Intelligence agencies in the U.S. and the UK have massively-funded programs, which have cracked technology used to encrypt online communications and other services such as email, chats, Internet banking, and business and medical records, according to classified documents obtained by Edward Snowden and reported by The Guardian.
The U.S. National Security Agency, or NSA, and its UK counterpart, Government Communications Headquarters, or GCHQ, have breached the guarantee that online transactions, communications and records that are encrypted cannot be accessed by external entities, according to the report, which also reveals that NSA achieved a breakthrough in 2010 in cracking encryption technologies, leading to “vast amounts” of Internet traffic to come under the NSA’s scanner.
“For the past decade, NSA has lead [sic] an aggressive, multi-pronged effort to break widely used internet encryption technologies,” a 2010 GCHQ document said, according to The Guardian. “Vast amounts of encrypted internet data which have up till now been discarded are now exploitable.”
NSA earmarks more than $250 million a year on a program, which “covertly influence” encryption and security designs and products of technology companies, to “insert vulnerabilities into commercial encryption systems,” among other objectives, according to the documents.
NSA’s funding for the program against encryption is drastically higher than the costs of Internet surveillance program PRISM, which operates on $20 million annually, the newspaper reported.
The agencies have adopted extensive measures to gain access to encrypted Internet traffic, including covertly ensuring that they have control over global encryption standards, and using supercomputers to break encryption using “brute force,” involving overcoming defenses in the encryption system by employing repeated and exhaustive key searches.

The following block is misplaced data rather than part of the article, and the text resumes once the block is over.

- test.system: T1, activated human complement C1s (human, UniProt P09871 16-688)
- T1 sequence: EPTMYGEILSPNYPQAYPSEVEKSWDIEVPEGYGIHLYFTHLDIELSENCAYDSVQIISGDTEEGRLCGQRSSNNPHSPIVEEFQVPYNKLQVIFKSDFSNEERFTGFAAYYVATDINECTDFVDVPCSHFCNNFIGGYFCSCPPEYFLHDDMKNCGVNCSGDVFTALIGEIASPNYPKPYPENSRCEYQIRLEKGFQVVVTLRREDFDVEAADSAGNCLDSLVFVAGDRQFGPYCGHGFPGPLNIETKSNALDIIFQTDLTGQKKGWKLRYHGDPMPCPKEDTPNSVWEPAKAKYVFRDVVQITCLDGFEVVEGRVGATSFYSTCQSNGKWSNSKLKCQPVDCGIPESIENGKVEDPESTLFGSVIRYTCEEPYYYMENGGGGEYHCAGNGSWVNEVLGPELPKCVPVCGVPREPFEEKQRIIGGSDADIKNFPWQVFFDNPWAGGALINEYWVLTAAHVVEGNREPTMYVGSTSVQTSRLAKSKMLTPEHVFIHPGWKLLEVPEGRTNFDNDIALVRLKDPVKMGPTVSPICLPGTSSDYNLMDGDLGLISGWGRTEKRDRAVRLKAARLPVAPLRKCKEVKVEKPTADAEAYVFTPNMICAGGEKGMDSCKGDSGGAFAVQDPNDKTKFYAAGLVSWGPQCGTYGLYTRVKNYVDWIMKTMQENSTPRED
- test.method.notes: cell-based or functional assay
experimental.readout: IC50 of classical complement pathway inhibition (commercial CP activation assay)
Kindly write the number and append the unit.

NSA used its influence to get the U.S. National Institute of Standards and Technology to issue the agency’s version of a draft security standard, which was approved for worldwide use in 2006.
“Eventually, NSA became the sole editor,” the document said, according to The Guardian.
NSA worked in collusion with Internet service providers and technology companies to break encryption codes, the documents showed, and revealed that GCHQ also has a program to develop methods to decode encrypted traffic on Internet giants such as Google, Yahoo, Facebook and Hotmail.
The agencies closely guard their ability to crack encryption and their analysts are instructed to not ask about or speculate on the source of the information or the methods used to access it, The Guardian reported.
NSA uses the code word, Bullrun, for its decryption program -- a reference to a major battle in 1861 during the civil war, while GCHQ uses Edgehill -- a reference to a battle in 1642 during the British civil war.
Although NSA has been successful in cracking widely-used encryption technologies such as HTTPS, voice-over-IP and Secure Sockets Layer, the agency has not yet cracked all encryption technologies, the document indicated.
“Encryption works. Properly implemented strong crypto systems are one of the few things that you can rely on,” Snowden had said, in a Q&A session arranged by The Guardian, in June.
Gayathri writes about geopolitics and business for International Business Times. She began her career at the Times of India as news coordinator, before moving on to IBTimes...